A simple cut off relay using a 10 Volt zener could be used to remove Batt power when voltage drops below 11 V
May 21, 2009 4:02:42 PM

Good points cjl and RetiredChief. I decided to go forward with the regulator and ordered one from my battery supplier. They feel it will work well for the system I am putting together. If it fails miserably, it's back to the drawing board.

I will report on how things turn out (hopefully without a youtube link to a fire).
June 9, 2009 9:33:27 PM

Great success!

I installed a 2.5" WD Scorpio Hard Drive with adapter plate and a 10-30V DC to 12V DC "step up/step down" regulator, attached it to a 12V car battery (12.1V when I hooked it up) and with current battery voltage at 11.5V, the regulator is still putting out a steady 12.08V. Looks as though the system will be a winner for my application.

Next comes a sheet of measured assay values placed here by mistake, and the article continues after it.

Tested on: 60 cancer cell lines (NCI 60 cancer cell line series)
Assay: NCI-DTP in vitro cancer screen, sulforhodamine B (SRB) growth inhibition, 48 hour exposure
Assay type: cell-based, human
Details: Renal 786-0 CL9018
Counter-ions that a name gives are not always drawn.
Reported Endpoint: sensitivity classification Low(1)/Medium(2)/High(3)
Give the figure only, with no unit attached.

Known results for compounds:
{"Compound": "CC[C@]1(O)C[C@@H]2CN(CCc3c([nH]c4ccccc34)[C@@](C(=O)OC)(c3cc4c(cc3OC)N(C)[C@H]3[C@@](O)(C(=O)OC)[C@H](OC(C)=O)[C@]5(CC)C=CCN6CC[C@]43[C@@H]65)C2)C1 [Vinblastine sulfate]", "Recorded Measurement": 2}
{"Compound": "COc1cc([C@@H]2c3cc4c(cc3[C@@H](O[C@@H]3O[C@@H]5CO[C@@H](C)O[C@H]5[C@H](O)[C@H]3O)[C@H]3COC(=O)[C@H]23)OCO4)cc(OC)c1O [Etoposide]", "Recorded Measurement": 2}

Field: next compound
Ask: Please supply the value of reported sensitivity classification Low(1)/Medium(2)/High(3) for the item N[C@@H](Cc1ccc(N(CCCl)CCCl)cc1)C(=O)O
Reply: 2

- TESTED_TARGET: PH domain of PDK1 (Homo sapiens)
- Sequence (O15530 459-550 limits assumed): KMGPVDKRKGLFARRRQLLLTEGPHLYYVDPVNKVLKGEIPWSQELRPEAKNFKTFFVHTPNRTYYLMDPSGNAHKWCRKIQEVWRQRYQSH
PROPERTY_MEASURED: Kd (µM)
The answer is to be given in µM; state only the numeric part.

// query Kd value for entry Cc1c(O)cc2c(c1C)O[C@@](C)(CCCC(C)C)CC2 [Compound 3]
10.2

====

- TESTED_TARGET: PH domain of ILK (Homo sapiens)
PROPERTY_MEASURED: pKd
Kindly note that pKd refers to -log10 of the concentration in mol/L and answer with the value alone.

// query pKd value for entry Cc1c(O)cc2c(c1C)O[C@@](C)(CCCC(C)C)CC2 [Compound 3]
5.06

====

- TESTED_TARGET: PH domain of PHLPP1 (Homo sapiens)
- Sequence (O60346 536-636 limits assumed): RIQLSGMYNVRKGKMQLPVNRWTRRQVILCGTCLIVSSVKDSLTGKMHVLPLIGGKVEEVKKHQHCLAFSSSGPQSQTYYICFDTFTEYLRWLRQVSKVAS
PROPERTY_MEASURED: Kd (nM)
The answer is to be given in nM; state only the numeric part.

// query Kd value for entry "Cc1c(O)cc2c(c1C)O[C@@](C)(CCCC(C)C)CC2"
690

Thank you to everyone for your input. :) 
a b G Storage
June 9, 2009 11:18:04 PM

The ATX spec. states maximum tolerance for 12V is 10% (lowest being 10.8V) while for 3.3V and 5V it's 5%. That said, the spin up voltage (and hence wattage if current stays the same) might be a little different between HDDs.
October 31, 2009 12:47:35 AM

Mark_Alberta said:
Great success!

I installed a 2.5" WD Scorpio Hard Drive with adapter plate and a 10-30V DC to 12V DC "step up/step down" regulator, attached it to a 12V car battery (12.1V when I hooked it up) and with current battery voltage at 11.5V, the regulator is still putting out a steady 12.08V. Looks as though the system will be a winner for my application.

Thank you to everyone for your input. :) 

!